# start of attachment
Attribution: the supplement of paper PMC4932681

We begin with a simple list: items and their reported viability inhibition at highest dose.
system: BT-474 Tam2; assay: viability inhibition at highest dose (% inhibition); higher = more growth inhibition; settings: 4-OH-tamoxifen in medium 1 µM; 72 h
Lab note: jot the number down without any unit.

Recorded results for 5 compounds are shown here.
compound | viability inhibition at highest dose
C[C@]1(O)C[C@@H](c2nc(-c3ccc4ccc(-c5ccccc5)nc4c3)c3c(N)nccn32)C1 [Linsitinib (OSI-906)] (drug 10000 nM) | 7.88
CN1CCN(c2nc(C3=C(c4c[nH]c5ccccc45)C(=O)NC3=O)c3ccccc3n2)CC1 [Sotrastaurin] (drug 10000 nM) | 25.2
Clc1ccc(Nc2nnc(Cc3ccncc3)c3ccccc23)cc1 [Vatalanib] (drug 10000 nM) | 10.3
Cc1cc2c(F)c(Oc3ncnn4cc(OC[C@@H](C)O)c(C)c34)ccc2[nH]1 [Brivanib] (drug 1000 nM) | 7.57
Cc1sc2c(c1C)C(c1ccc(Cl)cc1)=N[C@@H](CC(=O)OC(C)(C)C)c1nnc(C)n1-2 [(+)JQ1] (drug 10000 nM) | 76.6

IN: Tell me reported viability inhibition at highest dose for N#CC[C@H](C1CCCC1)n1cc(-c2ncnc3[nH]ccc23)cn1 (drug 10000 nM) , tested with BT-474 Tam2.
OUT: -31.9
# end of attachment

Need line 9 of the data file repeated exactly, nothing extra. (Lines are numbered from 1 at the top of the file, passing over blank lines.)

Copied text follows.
Clc1ccc(Nc2nnc(Cc3ccncc3)c3ccccc23)cc1 [Vatalanib] (drug 10000 nM) | 10.3